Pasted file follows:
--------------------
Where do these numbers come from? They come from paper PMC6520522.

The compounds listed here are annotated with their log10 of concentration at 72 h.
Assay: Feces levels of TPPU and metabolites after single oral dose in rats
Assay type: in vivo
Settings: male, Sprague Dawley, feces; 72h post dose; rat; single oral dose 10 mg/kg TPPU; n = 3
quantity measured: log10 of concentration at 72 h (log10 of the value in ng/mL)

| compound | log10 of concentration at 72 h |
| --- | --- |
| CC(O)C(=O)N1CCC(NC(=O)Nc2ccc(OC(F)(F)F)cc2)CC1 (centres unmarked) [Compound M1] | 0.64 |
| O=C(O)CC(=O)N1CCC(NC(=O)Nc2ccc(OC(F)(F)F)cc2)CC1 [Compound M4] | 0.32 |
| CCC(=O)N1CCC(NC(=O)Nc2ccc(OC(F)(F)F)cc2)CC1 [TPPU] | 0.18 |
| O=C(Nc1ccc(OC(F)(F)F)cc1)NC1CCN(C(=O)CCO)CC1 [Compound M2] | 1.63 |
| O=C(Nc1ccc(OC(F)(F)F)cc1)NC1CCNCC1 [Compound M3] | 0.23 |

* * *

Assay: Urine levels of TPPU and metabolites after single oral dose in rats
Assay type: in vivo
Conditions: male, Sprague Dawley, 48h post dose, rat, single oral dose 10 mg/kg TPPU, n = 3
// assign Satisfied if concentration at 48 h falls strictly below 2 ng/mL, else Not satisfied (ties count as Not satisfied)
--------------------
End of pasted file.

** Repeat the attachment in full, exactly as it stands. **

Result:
Where do these numbers come from? They come from paper PMC6520522.

The compounds listed here are annotated with their log10 of concentration at 72 h.
Assay: Feces levels of TPPU and metabolites after single oral dose in rats
Assay type: in vivo
Settings: male, Sprague Dawley, feces; 72h post dose; rat; single oral dose 10 mg/kg TPPU; n = 3
quantity measured: log10 of concentration at 72 h (log10 of the value in ng/mL)

| compound | log10 of concentration at 72 h |
| --- | --- |
| CC(O)C(=O)N1CCC(NC(=O)Nc2ccc(OC(F)(F)F)cc2)CC1 (centres unmarked) [Compound M1] | 0.64 |
| O=C(O)CC(=O)N1CCC(NC(=O)Nc2ccc(OC(F)(F)F)cc2)CC1 [Compound M4] | 0.32 |
| CCC(=O)N1CCC(NC(=O)Nc2ccc(OC(F)(F)F)cc2)CC1 [TPPU] | 0.18 |
| O=C(Nc1ccc(OC(F)(F)F)cc1)NC1CCN(C(=O)CCO)CC1 [Compound M2] | 1.63 |
| O=C(Nc1ccc(OC(F)(F)F)cc1)NC1CCNCC1 [Compound M3] | 0.23 |

* * *

Assay: Urine levels of TPPU and metabolites after single oral dose in rats
Assay type: in vivo
Conditions: male, Sprague Dawley, 48h post dose, rat, single oral dose 10 mg/kg TPPU, n = 3
// assign Satisfied if concentration at 48 h falls strictly below 2 ng/mL, else Not satisfied (ties count as Not satisfied)